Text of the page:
Daffodils in the front garden of our new house became an annual reminder of God’s presence in every season.
We moved into our first house in the suburbs in November, shortly before Thanksgiving. The house was about 50 years old. To say that the previous owners liked to grow things would be a statement of the obvious; trimming and clearing the yard and garden would occupy many of our weekends during the coming spring.
We began clearing the property as the children played. In the back yard stood two tall pine trees that framed a hollowed-out area in the ground. Our kids and their friends soon transformed the area into a natural playhouse with a pine needle floor. A bed of ivy covered most of the yard, and much was eventually cleared for a swing set and picnic table.
Working on the front yard, we felt like the prince in the tale of Sleeping Beauty who had to cut down the overgrown briars to make his way into the castle to rescue the princess. Two large evergreen bushes stood guard on either side of the entrance to the front porch. The bushes had to go because they destroyed any chance of the sun’s warming our living room. We replaced them with smaller bushes that were less overwhelming and that allowed the sun to blanket the front of the house.
About a week before Easter, we were surprised when shoots pushed their way through the soil in the front garden. Before long, these shoots turned into flowers with sunny faces and delicate dresses. A bit of song from Mary Poppins came to mind whenever we walked up the front path: The daffodils are smiling at the doves. We had planted azalea bushes and some sturdy green shrubs; our city upbringings did not include education in the care and tending of bulbs.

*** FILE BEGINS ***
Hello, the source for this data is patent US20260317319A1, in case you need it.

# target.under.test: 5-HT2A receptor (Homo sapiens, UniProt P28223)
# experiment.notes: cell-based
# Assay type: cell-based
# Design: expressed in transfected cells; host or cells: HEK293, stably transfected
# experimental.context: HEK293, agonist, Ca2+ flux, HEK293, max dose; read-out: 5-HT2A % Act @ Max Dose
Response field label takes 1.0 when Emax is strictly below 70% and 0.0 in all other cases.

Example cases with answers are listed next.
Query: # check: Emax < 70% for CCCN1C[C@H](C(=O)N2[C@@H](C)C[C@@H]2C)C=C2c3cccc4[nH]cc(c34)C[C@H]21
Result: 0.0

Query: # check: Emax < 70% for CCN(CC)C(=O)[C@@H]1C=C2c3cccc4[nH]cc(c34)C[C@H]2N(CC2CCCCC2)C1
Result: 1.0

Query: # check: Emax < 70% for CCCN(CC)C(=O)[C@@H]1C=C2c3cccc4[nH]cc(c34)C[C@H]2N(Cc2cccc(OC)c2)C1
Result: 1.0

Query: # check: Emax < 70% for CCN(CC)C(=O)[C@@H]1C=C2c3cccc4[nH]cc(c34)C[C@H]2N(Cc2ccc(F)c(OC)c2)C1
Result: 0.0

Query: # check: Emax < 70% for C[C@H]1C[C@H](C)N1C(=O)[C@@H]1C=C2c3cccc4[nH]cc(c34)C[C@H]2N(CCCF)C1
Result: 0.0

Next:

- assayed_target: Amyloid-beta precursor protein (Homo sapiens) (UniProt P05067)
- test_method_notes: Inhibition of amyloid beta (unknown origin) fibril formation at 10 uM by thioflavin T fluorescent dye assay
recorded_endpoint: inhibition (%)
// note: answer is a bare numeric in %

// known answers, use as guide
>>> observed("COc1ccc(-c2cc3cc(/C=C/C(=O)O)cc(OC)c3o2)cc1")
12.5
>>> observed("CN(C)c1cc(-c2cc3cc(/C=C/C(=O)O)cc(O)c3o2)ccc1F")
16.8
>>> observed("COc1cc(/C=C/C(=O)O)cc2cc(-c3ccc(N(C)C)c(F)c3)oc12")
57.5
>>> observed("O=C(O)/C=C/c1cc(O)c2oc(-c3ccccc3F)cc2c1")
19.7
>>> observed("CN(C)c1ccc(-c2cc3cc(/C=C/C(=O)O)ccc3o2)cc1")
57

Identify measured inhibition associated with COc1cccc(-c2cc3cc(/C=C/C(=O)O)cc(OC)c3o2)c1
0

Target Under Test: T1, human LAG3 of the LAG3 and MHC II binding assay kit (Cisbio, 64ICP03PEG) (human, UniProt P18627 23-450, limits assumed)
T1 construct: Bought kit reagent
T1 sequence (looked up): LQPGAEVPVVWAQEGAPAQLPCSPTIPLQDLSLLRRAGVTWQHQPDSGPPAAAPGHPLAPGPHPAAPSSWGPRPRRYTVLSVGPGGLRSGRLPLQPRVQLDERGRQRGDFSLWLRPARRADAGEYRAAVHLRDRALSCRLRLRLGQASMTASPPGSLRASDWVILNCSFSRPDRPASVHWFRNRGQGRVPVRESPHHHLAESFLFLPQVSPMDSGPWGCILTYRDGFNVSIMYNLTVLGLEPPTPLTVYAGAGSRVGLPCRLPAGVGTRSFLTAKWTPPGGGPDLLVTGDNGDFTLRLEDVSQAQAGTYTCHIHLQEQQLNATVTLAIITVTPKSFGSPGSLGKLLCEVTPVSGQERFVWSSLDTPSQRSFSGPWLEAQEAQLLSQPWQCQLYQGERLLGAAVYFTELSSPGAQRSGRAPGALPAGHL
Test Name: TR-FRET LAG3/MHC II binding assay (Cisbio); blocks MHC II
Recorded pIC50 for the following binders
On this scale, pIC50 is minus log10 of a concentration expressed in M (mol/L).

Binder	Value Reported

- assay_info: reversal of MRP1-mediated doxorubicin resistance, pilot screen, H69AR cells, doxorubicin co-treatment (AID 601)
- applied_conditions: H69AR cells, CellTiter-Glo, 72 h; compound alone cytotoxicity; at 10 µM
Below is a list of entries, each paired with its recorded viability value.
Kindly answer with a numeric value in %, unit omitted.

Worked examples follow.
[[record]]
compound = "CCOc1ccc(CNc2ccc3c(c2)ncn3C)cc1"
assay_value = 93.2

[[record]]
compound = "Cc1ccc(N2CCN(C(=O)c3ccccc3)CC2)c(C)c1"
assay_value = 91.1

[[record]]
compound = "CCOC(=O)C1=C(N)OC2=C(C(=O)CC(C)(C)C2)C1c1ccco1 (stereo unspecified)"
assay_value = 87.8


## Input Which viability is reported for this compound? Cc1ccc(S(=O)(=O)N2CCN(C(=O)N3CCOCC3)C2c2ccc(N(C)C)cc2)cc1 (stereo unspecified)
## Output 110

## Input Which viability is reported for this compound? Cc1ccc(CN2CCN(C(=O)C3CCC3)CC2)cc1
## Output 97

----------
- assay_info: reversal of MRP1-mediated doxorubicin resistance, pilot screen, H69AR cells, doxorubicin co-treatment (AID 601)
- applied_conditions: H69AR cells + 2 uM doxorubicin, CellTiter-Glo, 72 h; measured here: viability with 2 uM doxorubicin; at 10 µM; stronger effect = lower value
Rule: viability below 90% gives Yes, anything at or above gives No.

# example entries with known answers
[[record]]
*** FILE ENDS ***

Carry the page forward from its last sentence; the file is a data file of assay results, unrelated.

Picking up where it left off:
One day a neighbor walked across the street and commented on how much better the place looked with the overgrowth cleared away. She also told us about the daffodils. The son of the previous owners had planted these bulbs on a cold pre-spring day several years ago while his mother was at work. He didn’t tell her about them; instead, he let the daffodils’ appearance surprise his mother when spring came. Every year the flowers came back, a reminder of this act of love and generosity.
Saint Ignatius of Loyola taught us that all things of this world—from creation to ourselves, to the things we make and do—are gifts from God and can be our means of recognizing and drawing closer to God. We leave a legacy of some kind with everyone we meet, whether we want to or not. Every time I see daffodils, I am reminded of this act of love and generosity from a son to his mother, a small but beautiful reminder of the countless acts of love and generosity given by our Father to each of his children.